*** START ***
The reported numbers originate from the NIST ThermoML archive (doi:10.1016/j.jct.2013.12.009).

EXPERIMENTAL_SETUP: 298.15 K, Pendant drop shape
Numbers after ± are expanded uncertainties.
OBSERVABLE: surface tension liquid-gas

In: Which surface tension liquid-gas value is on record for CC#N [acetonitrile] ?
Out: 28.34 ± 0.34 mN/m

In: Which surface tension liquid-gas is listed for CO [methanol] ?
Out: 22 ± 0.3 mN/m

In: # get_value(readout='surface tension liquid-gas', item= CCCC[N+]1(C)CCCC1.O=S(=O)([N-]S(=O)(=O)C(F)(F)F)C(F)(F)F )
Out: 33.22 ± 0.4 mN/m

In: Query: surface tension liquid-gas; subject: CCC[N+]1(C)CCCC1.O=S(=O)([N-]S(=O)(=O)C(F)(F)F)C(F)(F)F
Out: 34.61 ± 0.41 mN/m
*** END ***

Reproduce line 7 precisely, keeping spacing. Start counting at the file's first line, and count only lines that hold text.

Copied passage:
In: Which surface tension liquid-gas is listed for CO [methanol] ?